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What Stats Correlate Best With MLB All-Star Votes?

I've been playing around with the fan voting totals from the 2011 MLB All-Star Game for almost a year now. My quest to understand the way baseball fans think has driven me to comb through the numbers with excruciating detail, with my findings ranging from the hotly controversial to the meaningless miscellany.

But today is special. This is the post I have been waiting to write for over 11 months. And with the 2012 Midsummer Classic just a fortnight away, there was no sense in putting it off any longer.

I've tried to model how the fans should have voted. I've looked at what tools catch voters' eyes when they fill out their ballots. I've attempted to quantify fans' biases, and thus project how the results would have looked if homerism was out of the picture. And so, after a year of beating around the bush, it's finally time to ask: How well do different statistics correlate with All-Star votes?

Before we dig into the data, there are a few caveats and things to note. All numbers were taken from FanGraphs at the 2011 All-Star Break. For the nearly half of the players on the ballot whose vote totals Major League Baseball did not release (they published only the Top 8 at each position) I used my own previously calculated estimates of their votes. Most people don't sit down with some stat sheets when they fill out their ballots, so good relationships between votes and stats probably suggest crossover between how they assess players rather than deliberate thought. And while the total number of players (254) may seem large, we are using only one year's vote totals for this analysis and it is possible that 2011 was a fluke.

With that out of the way, let's start the results with what are probably the most-cited offensive statistics on the internet: the fantasy five (batting average, home runs, RBI, runs scored, and stolen bases) and wins above replacement: (click to embiggen)


Most voters have never heard of it. Even more don't know what it is. And a substantial number of those that do dismiss it as misguided an unrealistic. But with apologies to Edwin Starr, it turns out WAR is good for determining All-Star worthiness. Consciously or not, the fans have endorsed the Holy Grail of sabermetrics (or what would be if there were a consensus model) as a better means of identifying the game's best players than the traditional numbers they're used to seeing on the backs of their baseball cards. I think that's worth coming out of our basements to celebrate.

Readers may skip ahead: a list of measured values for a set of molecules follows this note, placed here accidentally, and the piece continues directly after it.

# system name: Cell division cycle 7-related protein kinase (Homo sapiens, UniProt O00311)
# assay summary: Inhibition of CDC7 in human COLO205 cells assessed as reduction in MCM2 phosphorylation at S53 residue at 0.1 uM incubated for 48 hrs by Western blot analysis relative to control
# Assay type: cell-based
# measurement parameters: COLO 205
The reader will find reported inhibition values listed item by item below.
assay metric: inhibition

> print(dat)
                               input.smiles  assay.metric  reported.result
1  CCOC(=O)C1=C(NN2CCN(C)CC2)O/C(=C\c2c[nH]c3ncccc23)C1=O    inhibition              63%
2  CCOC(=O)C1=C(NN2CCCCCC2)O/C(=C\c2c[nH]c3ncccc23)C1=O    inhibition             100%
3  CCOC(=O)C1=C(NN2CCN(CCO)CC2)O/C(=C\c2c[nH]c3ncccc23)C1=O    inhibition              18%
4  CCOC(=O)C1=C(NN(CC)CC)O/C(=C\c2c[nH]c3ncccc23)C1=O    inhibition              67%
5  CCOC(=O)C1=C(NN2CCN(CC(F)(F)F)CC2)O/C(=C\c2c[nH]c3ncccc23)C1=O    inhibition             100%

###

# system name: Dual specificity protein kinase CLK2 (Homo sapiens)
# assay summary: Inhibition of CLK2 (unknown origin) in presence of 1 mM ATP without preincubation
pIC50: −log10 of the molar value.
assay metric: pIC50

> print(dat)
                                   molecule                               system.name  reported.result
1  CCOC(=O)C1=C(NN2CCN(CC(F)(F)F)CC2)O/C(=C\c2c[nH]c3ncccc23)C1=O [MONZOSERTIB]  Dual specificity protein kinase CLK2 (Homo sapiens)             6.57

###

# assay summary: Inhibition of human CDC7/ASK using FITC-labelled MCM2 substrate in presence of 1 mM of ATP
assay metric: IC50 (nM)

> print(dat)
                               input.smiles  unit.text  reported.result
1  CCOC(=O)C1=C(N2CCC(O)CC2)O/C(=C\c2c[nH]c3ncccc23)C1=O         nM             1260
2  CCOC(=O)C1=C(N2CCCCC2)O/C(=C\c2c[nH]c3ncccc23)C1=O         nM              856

Now that I've whetted your appetite, here's a larger sampling of how different stats correlated with All-Star votes last year: (click to embiggen)


So fans like power, clutchness and getting runs across the plate. Contact ability and plate discipline take a backseat. Defense (at least, measured by UZR) and speed can go either way. The thing I find most interesting about this is the small but clear difference between wRC+ and wOBA—at the risk of reading too much into meaningless data, I'm quite proud of the MLB fanbase for understanding the importance of run environments and park factors.

In case anyone is as fascinated by this stuff as I am, here's how the votes correlated with every stat I could easily get my hands on. Note that Star Power (the basis of my model for unbiased fan voting) had a .666 correlation with the balloting results—i.e., stronger than any of the relationships below.

So there it is. That's how we vote. They may not ever always make the right choices and it's clear that both guys and chicks dig the long ball, but in general I like how the fans think.

You can read more of Lewie's work on his blog, Wahoo's on First. Follow him on Twitter: @LewsOnFirst